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Experts warn of poor communication over genetic testing

A new study by academics at Egenis and the Peninsula Medical School has exposed potential problems in the way that the medical profession deals with people who have genetic susceptibilities to conditions such as deep vein thrombosis.

The research, published in October’s issue of the prestigious journal Social Science and Medicine, could lead the medical profession to rethink the way it communicates with patients who have these complexgenetic predispositions.

Lead author Dr Paula Saukko of Egenis says: ‘The way in which general practitioners and hospital consultants sometimes introduced the test and communicated its results was too informal and inconsistent seven out of the fortytwo participants did not know that they had had a genetic test for thrombophilia. People who were poorly aware of the potential risk could not take precautions or advice their family members about taking precautions, such as avoiding the Pill or hormone replacement therapy. Those people who were aware of having genetic thrombophilia had given up oestrogen containing medications but had typically not changed their lifestyle.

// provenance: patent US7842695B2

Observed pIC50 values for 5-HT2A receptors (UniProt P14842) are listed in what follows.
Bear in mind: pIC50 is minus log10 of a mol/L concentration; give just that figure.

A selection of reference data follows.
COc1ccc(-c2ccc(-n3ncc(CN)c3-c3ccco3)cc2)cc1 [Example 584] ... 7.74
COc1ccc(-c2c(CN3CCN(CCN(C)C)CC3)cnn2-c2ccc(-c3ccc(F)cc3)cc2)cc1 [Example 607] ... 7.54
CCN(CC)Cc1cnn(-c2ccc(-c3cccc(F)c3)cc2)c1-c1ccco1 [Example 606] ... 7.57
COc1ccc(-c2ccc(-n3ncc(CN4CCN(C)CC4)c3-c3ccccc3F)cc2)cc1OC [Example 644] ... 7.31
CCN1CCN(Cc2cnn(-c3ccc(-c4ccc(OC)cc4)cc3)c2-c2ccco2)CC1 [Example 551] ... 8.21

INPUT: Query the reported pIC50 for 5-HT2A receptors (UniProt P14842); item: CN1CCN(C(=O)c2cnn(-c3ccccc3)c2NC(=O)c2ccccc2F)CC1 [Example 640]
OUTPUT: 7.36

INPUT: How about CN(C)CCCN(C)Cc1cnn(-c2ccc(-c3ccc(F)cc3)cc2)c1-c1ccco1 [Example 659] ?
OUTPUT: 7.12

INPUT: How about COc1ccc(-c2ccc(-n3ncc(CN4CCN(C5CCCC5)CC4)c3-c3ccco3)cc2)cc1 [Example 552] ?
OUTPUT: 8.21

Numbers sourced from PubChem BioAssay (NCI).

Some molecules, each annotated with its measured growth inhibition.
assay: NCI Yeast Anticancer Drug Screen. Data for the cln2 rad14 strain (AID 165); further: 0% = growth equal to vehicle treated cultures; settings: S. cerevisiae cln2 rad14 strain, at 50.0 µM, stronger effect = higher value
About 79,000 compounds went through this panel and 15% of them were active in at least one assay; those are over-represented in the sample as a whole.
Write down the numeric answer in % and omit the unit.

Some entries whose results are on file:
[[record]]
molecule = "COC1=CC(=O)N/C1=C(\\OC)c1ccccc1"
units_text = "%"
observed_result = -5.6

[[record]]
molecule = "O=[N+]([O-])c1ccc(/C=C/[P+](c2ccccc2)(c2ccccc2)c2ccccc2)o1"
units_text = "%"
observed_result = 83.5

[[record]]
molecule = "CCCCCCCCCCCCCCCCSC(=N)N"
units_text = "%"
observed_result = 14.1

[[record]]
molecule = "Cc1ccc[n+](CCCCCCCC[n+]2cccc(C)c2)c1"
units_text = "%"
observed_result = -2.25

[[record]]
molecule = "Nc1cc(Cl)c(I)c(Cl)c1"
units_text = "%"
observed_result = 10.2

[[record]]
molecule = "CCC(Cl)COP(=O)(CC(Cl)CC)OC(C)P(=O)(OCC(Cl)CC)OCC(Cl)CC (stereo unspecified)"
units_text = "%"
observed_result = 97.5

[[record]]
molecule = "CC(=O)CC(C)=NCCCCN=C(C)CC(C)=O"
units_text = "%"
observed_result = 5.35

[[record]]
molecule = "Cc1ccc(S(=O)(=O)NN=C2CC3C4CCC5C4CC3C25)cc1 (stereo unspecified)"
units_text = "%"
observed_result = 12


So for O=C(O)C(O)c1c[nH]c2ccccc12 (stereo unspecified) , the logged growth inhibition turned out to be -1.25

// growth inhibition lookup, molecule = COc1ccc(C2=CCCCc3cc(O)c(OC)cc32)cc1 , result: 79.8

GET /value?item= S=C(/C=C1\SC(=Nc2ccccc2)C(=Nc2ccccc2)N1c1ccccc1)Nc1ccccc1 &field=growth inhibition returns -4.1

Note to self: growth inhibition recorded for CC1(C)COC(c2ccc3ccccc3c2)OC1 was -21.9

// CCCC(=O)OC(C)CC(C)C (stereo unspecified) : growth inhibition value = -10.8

Thrombophilia receives much less public attention than breast cancer genetics, but it is the most common genetic test in the US and one of the most common in the UK. This is the first study examining the experiences of patients who had undergone genetic testing for thrombophilia in the UK.

The research found that there is a subgroup of patients with a poor understanding of their genetic predisposition to thrombophilia and of the genetic test. Among the participants for this study, this subgroup consisted of older women, mainly from lower social classes, who had poor health. The research team calls for the profession to ensure people with this genetic predisposition are better informed.

Ginny Russell | alfa
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